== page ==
Autofocus:

The AF is as fast as you will ever need in decent light, and very very good in bad light, especially with the newer lenses.  It feels like a step up from the X-T1, the new processor just makes it a bit faster and more sure footed.  I’ve captured moments I think I might have missed on my X-T1 if I was relying solely on autofocus.  One thing that has really surprised me is how good the tracking/zone focussing is now.  I’ve shot two games of kids football and my keeper rate shot up compared to the X-T1.

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Battery Life:

I’ve seen a bunch of people saying they are getting terrible battery life with this camera ( less than 200 shots ).  I’ve not had that experience, but it does depend on which lens I’m using.  On a studio shoot I was typically hitting around 550 shots, but that includes using the 50-140 which I’d expect to drain more battery.  At the wedding I shot, it was more like 600 shots, using mostly fast primes and chimping quite a lot.  I do use high performance mode, but I also switch the camera off when not using it.  I also heard of people wearing it round their neck and leaving it on, which might trigger the eye sensor.  One further thing that may be happening is people not charging the battery fully..the battery charger shows green while charging and the light goes out when fully charged I think, which is very confusing, as it also shows an amber light when you first put the battery in.  Anyway, to sum it up, the battery life for me is no worse than the X-T1 and its faster to switch on and use so I have no issues switching it to off when not in use.  When using the 100-400 the battery level drops a LOT faster..not surprising when using a lens like that I guess.

Image Quality:

The images are great out of this camera, its nice having 24 mp but I was happy enough with 16 for the past few years so it’s not a big deal for me. I’ve been messing around with the noise reduction, at -4 I find it too noisy at high iso but then I’ve never been much good at applying noise reduction in post processing.  I’ve heard from people who prefer it that way and get great results.  I’ve generally gone for -2 on NR.  I’ve found the camera great at high ISO, I’d say about half a stop better than the X-T1 but the real bonus is being able to shoot in raw at 12800.  Depending on the quality of the light, you can get some fantastic images all the way up to 12800.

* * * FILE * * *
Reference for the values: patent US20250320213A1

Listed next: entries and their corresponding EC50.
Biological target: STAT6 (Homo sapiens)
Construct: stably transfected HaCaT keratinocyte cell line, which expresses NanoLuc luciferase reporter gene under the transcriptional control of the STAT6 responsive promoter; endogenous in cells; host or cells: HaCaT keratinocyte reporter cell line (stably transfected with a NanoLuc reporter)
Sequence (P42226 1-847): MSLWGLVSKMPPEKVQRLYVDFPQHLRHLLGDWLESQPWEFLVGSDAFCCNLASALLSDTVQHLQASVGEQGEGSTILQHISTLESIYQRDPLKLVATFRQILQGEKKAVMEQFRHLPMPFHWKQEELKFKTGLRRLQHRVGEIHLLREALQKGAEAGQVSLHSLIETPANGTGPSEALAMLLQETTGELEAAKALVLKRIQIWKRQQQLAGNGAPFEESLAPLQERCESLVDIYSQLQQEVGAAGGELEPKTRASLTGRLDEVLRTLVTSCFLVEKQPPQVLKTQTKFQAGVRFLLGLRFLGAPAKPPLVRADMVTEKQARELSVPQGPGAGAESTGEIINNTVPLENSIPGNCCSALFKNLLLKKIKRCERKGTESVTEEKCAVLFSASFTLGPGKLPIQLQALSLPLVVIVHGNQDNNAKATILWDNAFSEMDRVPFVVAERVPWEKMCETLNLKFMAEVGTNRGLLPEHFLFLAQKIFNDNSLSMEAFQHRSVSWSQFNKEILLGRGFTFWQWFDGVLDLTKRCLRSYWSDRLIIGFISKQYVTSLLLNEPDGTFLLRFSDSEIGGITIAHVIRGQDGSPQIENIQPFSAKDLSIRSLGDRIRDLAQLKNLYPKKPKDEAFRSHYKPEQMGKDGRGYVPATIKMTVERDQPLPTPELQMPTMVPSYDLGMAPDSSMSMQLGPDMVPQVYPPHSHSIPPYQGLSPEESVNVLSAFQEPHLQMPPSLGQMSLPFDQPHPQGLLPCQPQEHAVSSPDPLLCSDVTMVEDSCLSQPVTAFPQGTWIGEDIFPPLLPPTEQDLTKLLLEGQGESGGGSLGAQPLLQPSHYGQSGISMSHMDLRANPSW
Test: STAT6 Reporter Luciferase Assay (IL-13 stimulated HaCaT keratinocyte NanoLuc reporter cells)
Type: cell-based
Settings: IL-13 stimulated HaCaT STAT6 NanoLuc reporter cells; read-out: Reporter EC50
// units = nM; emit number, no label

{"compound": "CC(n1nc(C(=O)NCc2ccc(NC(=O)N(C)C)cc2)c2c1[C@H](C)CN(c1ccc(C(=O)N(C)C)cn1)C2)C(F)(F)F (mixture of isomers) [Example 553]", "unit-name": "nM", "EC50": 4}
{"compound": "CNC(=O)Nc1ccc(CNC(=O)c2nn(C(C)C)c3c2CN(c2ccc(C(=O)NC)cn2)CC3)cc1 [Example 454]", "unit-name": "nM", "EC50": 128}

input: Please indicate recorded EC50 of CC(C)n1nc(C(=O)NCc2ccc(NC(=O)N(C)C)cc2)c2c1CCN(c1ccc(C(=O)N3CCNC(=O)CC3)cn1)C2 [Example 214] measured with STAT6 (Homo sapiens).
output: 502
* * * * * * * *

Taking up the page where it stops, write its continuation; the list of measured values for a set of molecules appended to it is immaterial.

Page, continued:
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Film Simulations:

I find I’m using these more with dual card slots, as the jpeg just gets written to the secondary card slot.  Velvia is has been improved and I’m using it more now than I did on the X-T1 ( I used it for the colour football shots above ).  Acros is very nice as many have reported.  Overall they are still great.  Dual card slots and weather sealing are both a big deal for me, and just add to the value of this camera.  I’ve tested the weather sealing pretty thoroughly and all seems well so far.  Time for more images!DSCF5168 DSCF5107 DSCF2965 DSCF1182

Conclusion:

The X-Pro2 is not the most capable camera I’ve ever used, that would be the Nikon D750, which is just a great all rounder.  However, the X-Pro2 is waaay more fun to shoot with and I don’t need the full capabilities of the a D750.  It gives me 95% of the capabilities of a top end DSLR with 100% more fun and I’ll take that!  It’s definitely my favourite camera so far I’ve used, it just begs to be picked up and used and as a result, I make better images than I would with a more powerful camera ( I’m not saying this is not a powerful camera, it is, it’s amazing ).  Now excuse me, I need to go shoot stuff, the X-Pro2 is calling me again.